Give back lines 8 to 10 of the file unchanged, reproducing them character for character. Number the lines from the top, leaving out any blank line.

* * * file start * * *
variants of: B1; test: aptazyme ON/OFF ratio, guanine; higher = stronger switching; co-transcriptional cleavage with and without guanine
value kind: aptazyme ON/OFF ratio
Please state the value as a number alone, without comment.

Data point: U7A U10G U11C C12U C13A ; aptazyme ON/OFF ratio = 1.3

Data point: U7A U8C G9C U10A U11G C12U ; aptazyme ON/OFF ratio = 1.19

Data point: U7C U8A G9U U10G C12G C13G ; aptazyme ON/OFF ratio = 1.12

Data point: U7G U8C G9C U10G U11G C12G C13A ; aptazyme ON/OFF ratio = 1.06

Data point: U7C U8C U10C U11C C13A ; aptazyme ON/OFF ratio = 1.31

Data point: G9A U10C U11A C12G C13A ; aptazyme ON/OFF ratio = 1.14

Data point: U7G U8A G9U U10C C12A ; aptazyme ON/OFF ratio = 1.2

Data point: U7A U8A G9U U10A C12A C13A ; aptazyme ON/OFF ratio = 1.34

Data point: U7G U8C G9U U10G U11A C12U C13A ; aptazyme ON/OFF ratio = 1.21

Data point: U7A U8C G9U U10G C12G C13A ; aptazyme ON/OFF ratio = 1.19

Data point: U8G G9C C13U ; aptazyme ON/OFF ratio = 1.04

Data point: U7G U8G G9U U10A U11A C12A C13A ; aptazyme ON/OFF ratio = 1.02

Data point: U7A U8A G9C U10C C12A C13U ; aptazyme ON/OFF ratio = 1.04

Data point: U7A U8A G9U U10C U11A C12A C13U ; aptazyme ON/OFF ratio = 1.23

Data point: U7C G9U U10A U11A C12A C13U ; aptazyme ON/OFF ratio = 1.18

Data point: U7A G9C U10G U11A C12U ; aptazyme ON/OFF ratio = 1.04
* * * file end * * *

Data point: U7C U8C U10C U11C C13A ; aptazyme ON/OFF ratio = 1.31

Data point: G9A U10C U11A C12G C13A ; aptazyme ON/OFF ratio = 1.14

Data point: U7G U8A G9U U10C C12A ; aptazyme ON/OFF ratio = 1.2